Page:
Don’t roll forward or let your shoulders go lower than the elbows, as this can risk injury to the shoulders.
To correct this action, keep the belly firm pulling the navel toward the spine, rock forward so that the shoulders are in front of the wrists and contract the chest muscles. Make sure to align elbows above wrists and hug toward the midline, lowering shoulders no lower than the elbows, keeping the upper arm bones parallel to the floor and lower arm bones perpendicular to the floor.
It helps to keep the roots of the toes grounded and the legs firm by contracting the quads, isometrically pressing back through the heels, pulling forward with the breastbone while squeezing the hands back on the mat.
A modification that can be used is simply lowering knees to the floor so that your body creates a straight line from the knees to the head, then lowering down, keeping the elbows squeezing in toward the midline.
Ashtanga pranam, eight-limbed salutation, or knees-chest-chin pose, can be used in place of chaturanga entirely to work on building strength, or simply in the beginning of a sequence as a gentle warm up. Beginning in plank position, shoulders over wrists, drop the knees to the floor keeping the toes tucked under, and hug the elbows in toward the sides of the body. Keeping hips lifted high and off the mat, bring the chest and chin forward, resting the chest between the hands and the chin gently on the mat.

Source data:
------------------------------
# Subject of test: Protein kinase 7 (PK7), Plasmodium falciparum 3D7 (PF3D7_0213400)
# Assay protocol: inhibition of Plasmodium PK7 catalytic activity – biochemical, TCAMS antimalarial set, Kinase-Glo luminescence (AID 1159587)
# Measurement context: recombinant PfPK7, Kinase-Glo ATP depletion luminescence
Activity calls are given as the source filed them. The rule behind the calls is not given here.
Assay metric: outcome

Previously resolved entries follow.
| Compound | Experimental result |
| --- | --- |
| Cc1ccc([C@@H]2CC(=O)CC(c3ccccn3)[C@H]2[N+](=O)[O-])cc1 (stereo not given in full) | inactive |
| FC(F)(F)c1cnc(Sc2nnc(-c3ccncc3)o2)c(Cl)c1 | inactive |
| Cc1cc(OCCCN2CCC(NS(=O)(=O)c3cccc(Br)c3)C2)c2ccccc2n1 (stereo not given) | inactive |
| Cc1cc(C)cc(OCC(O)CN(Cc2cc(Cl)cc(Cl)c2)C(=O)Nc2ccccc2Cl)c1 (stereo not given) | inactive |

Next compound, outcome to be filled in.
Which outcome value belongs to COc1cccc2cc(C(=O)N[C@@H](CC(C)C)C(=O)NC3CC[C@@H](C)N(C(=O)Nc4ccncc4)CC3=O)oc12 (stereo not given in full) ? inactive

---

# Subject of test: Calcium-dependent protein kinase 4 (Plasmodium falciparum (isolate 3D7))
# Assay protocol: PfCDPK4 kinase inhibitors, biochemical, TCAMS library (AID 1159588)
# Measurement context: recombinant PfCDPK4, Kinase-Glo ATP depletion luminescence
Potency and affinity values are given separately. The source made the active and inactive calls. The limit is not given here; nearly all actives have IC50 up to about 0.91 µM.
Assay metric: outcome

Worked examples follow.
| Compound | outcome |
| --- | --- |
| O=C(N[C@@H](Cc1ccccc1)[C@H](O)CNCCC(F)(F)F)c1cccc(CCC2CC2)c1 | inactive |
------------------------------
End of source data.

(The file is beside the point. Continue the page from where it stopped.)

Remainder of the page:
No matter what variation you choose will depend on your level of practice. Be patient as you build strength and honest with yourself regarding where you are in your practice. Slowly but surely you will work up to the final expression of this beautifully challenging asana.
Written by Natalie Bratcher
Edited by Kim Manning
"It's about letting the universe know what you want, and working toward it, while letting go of how it comes to pass. Your job is not to figure out how it's going to happen for you, but to open the door in your head, and when the door opens in real life, just walk through it. Don't worry if you miss a cue, because there's always doors opening. They keep opening."